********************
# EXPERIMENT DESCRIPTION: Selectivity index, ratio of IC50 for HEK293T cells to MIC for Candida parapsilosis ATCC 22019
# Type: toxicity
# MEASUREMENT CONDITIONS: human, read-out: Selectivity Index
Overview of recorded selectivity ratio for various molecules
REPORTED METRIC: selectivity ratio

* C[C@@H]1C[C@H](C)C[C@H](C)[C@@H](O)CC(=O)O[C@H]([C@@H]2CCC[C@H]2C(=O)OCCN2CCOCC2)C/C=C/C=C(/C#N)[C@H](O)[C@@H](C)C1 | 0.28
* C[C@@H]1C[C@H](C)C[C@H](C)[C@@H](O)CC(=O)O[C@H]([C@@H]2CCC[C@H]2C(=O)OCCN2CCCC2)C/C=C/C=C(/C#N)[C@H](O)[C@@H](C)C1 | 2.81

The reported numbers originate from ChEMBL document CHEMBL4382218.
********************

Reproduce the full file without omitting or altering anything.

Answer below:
# EXPERIMENT DESCRIPTION: Selectivity index, ratio of IC50 for HEK293T cells to MIC for Candida parapsilosis ATCC 22019
# Type: toxicity
# MEASUREMENT CONDITIONS: human, read-out: Selectivity Index
Overview of recorded selectivity ratio for various molecules
REPORTED METRIC: selectivity ratio

* C[C@@H]1C[C@H](C)C[C@H](C)[C@@H](O)CC(=O)O[C@H]([C@@H]2CCC[C@H]2C(=O)OCCN2CCOCC2)C/C=C/C=C(/C#N)[C@H](O)[C@@H](C)C1 | 0.28
* C[C@@H]1C[C@H](C)C[C@H](C)[C@@H](O)CC(=O)O[C@H]([C@@H]2CCC[C@H]2C(=O)OCCN2CCCC2)C/C=C/C=C(/C#N)[C@H](O)[C@@H](C)C1 | 2.81

The reported numbers originate from ChEMBL document CHEMBL4382218.